Do you raise your own dogs?
Yes. Most of us raise our own dogs from puppies. From the time they are small, we show them we are fair, we are patient, we are consistent. [They] can trust us; we know what we are doing.
But it has to be a two-way street. There are times when you are out there mushing in blizzards when you can hardly see your dog team, and you’ve got to go anyway. When it’s like that, it’s my turn to trust the leaders. They have senses for finding the trail that I don’t. We’ve got to work together, even just to make it all the way to Nome.
What kind of dogs do you look for when preparing your team?
For the Iditarod, you really don’t want a dog that’s a super hard worker. The older dogs are really good because they know how to pace themselves. So, if it’s easy going, the old dogs just go along; when they hit a hill, they kick in on a hill, but that helps them be able to last the whole distance. A good Iditarod team on a flat nice trail can trot 12-14 miles per hour.
Tell us about the dog team that helped you to win the Iditarod.
It was a combination of my dogs and fellow musher, Joe Garnie. We had two kennels to pull from and combined the best dogs.
Joe’s dogs were more of a straightforward kind of Husky—really tough. I had these crazy, screaming, really enthusiastic hound-type dogs. It was a good mix between both of our dog teams. Plus, all of the puppies grew up together in this northern climate, so they were kind of used to it from the start. And with all growing up together, that’s helpful with making it a cohesive pack.
I had a couple sets of sisters, four brothers and a lot of related dogs. They just had the right kind of upbringing. Everything was geared not just toward racing; we did real work with the dogs. We went hunting with them, we got firewood with the dogs, we traveled to see friends with the dogs and then racing was another part of that. We did a lot of bonding prior, too. You have to have a lot of trust with these dogs to do the kind of stuff that we are doing with them.
How much dog food do your pups eat during a race?
On these races, one of the most scientific parts is having a balanced, super-concentrated food for these dogs. We’ve got mushers who are veterinarians who have created dog foods because they have raced on the Iditarod. [We try] to jam 10,000 calories a day into a 50-pound dog. We train them when they are little, and they happily inhale every little bit of food in sight. And 10,000 calories are a lot!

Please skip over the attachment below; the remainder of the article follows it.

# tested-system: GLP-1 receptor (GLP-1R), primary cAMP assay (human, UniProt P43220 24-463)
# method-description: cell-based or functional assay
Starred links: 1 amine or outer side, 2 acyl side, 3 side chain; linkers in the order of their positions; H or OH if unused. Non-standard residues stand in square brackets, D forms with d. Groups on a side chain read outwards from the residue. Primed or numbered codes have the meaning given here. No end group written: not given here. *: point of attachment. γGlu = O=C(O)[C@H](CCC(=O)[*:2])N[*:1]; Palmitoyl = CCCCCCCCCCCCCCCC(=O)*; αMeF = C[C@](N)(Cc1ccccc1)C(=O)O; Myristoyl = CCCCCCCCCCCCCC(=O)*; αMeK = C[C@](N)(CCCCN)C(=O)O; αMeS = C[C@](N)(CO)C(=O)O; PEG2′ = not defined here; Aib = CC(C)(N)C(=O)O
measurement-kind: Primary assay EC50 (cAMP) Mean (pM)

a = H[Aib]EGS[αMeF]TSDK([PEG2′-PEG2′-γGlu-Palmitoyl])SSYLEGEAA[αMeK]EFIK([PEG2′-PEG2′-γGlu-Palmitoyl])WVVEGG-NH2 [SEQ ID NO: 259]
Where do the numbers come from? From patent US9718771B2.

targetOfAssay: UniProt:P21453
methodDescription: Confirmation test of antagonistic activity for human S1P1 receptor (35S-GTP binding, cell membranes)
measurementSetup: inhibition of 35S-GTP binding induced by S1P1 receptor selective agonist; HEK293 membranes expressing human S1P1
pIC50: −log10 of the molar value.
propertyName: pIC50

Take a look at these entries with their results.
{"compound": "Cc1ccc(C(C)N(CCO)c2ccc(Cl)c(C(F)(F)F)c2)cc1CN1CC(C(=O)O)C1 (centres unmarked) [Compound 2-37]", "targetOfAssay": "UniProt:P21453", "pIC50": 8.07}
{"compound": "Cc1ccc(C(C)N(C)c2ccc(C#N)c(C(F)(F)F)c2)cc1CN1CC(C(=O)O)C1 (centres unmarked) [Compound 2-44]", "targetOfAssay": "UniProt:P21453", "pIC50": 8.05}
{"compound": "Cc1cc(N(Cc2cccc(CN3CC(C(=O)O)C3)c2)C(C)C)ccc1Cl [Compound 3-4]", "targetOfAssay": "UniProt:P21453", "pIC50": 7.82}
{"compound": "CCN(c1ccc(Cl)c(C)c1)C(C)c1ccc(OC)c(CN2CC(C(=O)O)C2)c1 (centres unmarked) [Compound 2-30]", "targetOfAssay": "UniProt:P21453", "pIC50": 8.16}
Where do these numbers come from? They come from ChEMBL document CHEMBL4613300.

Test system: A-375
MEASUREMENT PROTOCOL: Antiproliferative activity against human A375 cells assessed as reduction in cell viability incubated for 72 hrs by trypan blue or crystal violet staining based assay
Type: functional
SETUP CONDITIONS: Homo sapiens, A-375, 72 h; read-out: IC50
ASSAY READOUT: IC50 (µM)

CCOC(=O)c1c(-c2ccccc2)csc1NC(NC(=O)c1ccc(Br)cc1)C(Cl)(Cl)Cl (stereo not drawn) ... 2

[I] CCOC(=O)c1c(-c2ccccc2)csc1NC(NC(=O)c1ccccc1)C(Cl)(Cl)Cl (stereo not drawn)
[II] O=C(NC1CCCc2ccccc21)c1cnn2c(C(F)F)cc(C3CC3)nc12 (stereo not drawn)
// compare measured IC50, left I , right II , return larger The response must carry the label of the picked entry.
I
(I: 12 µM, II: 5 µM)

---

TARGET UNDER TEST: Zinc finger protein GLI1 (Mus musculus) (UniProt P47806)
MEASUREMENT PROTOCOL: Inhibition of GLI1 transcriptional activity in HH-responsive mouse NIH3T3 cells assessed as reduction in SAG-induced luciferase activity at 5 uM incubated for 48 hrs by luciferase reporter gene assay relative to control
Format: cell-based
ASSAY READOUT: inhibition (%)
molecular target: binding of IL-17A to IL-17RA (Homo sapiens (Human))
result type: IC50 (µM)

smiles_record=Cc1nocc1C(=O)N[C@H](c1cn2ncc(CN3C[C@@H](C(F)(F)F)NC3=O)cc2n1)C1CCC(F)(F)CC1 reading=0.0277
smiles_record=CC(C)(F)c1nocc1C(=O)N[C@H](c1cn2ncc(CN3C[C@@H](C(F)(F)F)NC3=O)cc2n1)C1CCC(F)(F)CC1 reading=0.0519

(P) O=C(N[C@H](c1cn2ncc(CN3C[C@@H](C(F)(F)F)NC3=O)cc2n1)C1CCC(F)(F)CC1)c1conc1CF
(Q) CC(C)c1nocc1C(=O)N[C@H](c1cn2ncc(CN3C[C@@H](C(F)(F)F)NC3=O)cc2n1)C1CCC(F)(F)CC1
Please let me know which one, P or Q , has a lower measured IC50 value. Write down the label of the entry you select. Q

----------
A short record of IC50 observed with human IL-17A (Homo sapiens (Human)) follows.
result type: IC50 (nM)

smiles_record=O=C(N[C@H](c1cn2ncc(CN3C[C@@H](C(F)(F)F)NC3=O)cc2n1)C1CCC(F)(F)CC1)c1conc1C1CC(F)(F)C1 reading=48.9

What happens if a dog gets injured during the race?
If one of your dogs catch a bug from another team, like a team from Norway or Minnesota, or it gets in a moose hole or [starts] limping, we carry that dog in our sled until we get to the checkpoint.
There are at least three veterinarians at every checkpoint and a whole group of volunteers who take care of these dogs that are sent home. And if we send a dog home, we continue with one less dog.
How many dogs do you currently own?
I only have 20 dogs. I haven’t been raising dogs for quite a while. I want to keep it small.
Instead I’ve just been picking up one or two every couple of years. I want to have enough to have a couple of eight-dog teams to run around for fun.
Do you have any advice for young women who want to compete in the race or take up the sport of mushing?
I always tell people, if you are really thinking about doing it, it might be good to work with a kennel first and really make sure that you want to make the commitment, because once you get the dogs, you are responsible for their lives.
Nicole Pajer is a Los Angeles-based freelance writer and the proud owner of a Doberman who never runs out of energy and a rat terrier who excels at breakdancing. In addition to Chewy, she writes for The New York Times, Parade, HuffPo, Woman’s Day, Billboard, and more. Keep up with her adventures on Twitter @NicolePajer
Featured Image: Courtesy of Libby Riddles